Confidence among major Japanese manufacturers has improved for the fifth consecutive quarter, a key business survey showed Friday.
The Bank of Japan's Tankan business survey — a quarterly poll of about 10,000 companies — showed a reading of plus 18 for major manufacturers, up from plus 14 in the previous quarter.
The short-term business sentiment survey reports the difference between the percentage of firms that are upbeat and those that see conditions as unfavourable.
A positive figure means more manufacturers see business conditions as favourable than those that consider them unfavourable. It is considered to be the broadest indicator of how Japan Inc. is faring.
The latest reading was slightly better than market expectations of plus 13, and comes after it hit its highest level since 2018 in the previous quarters on hope for a strong post-pandemic recovery despite some setbacks.
"The latest Tankan survey was stronger than most had anticipated, supporting our view that the economy will recover rapidly as the Delta wave has ebbed," said Marcel Thieliant, senior Japan economist at Capital Economics, in a note.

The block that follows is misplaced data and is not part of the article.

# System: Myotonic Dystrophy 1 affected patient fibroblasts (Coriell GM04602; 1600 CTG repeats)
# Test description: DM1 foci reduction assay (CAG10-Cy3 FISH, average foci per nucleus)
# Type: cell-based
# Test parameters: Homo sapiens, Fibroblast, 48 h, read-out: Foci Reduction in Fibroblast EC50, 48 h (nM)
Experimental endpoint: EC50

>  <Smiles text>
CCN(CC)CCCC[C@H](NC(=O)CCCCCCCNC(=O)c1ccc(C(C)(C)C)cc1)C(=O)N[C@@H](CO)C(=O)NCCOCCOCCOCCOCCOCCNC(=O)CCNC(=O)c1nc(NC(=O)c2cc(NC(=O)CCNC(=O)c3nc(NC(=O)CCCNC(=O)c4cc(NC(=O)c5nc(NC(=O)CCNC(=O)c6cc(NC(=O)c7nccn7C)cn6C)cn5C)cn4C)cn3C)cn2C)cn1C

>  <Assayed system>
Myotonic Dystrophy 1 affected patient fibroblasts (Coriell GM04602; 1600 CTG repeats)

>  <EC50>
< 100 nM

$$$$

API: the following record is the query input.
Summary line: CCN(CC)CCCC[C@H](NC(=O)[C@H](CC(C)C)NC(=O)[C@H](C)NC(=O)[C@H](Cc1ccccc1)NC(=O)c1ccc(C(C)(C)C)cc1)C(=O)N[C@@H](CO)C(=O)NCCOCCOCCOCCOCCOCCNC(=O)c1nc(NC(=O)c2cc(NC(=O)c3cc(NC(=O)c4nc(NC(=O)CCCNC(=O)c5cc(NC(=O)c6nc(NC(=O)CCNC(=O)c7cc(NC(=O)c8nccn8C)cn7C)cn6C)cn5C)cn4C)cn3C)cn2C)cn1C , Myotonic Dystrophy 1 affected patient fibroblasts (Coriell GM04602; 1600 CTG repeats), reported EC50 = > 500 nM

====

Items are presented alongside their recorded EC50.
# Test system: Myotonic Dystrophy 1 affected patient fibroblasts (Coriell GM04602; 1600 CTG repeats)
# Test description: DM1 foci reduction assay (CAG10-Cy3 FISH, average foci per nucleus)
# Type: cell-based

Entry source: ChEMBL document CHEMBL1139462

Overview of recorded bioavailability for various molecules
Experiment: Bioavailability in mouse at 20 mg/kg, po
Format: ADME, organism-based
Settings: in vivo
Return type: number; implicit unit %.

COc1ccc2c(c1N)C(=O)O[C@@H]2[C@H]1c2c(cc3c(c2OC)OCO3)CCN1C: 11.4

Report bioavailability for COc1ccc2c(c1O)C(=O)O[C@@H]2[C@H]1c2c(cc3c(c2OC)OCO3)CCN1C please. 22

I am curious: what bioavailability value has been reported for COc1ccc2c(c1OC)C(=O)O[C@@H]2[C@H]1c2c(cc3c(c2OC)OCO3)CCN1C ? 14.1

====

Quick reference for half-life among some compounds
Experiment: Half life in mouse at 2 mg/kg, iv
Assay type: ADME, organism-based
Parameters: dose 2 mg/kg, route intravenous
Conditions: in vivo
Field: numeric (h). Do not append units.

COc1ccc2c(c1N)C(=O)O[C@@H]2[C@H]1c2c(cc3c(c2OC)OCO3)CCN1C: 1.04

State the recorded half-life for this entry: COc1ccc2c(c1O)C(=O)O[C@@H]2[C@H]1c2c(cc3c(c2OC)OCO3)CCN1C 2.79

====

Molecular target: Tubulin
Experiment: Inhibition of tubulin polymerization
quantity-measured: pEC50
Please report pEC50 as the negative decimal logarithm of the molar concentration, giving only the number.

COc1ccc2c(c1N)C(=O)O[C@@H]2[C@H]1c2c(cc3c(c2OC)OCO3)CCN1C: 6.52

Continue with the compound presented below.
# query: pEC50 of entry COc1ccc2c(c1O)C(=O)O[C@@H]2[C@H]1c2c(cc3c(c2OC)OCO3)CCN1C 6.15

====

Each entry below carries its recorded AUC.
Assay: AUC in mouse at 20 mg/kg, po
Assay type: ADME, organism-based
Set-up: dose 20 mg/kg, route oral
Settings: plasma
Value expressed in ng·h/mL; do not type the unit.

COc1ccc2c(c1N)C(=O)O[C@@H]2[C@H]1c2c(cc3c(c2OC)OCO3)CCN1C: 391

The figure for large manufacturers has improved for five straight quarters, after plunging into negative territory in April 2020 for the first time in seven years.
For medium-sized firms, confidence was up slightly, while sentiment for small companies improved to minus three from minus seven.
Among large non-manufacturing firms, it picked up only slightly, with spending hit by successive virus measures this year.
Thieliant noted that "the survey provided further evidence of supply shortages," adding that firms are responding by increasing capital expenditure and raising prices.
Japan has seen a smaller virus outbreak than many countries, with around 17,500 deaths despite avoiding harsh lockdowns.
But emergency virus measures that largely affected bars and restaurants as well as limiting large events have been in place in parts of the country for a large part of the year, lifting finally on Friday.
The vaccination programme, which began later than in many developed countries and started slowly, has picked up speed however, with around 60 percent of the population now fully inoculated.